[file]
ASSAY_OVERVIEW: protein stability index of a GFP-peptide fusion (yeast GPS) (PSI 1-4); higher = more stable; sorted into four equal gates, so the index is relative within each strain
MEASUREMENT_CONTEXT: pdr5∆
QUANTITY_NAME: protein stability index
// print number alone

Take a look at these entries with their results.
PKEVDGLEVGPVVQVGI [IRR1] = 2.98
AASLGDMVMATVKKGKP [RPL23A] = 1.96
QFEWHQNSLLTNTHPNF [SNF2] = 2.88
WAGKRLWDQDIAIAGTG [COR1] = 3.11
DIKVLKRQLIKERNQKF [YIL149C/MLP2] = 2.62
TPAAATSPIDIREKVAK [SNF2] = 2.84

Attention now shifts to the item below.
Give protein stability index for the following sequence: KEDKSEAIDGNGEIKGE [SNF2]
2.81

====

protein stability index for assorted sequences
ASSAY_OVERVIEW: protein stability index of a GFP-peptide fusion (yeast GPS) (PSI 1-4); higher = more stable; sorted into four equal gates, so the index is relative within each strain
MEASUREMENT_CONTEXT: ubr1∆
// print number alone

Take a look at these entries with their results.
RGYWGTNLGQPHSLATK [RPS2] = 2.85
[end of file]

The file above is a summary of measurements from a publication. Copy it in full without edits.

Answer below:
ASSAY_OVERVIEW: protein stability index of a GFP-peptide fusion (yeast GPS) (PSI 1-4); higher = more stable; sorted into four equal gates, so the index is relative within each strain
MEASUREMENT_CONTEXT: pdr5∆
QUANTITY_NAME: protein stability index
// print number alone

Take a look at these entries with their results.
PKEVDGLEVGPVVQVGI [IRR1] = 2.98
AASLGDMVMATVKKGKP [RPL23A] = 1.96
QFEWHQNSLLTNTHPNF [SNF2] = 2.88
WAGKRLWDQDIAIAGTG [COR1] = 3.11
DIKVLKRQLIKERNQKF [YIL149C/MLP2] = 2.62
TPAAATSPIDIREKVAK [SNF2] = 2.84

Attention now shifts to the item below.
Give protein stability index for the following sequence: KEDKSEAIDGNGEIKGE [SNF2]
2.81

====

protein stability index for assorted sequences
ASSAY_OVERVIEW: protein stability index of a GFP-peptide fusion (yeast GPS) (PSI 1-4); higher = more stable; sorted into four equal gates, so the index is relative within each strain
MEASUREMENT_CONTEXT: ubr1∆
// print number alone

Take a look at these entries with their results.
RGYWGTNLGQPHSLATK [RPS2] = 2.85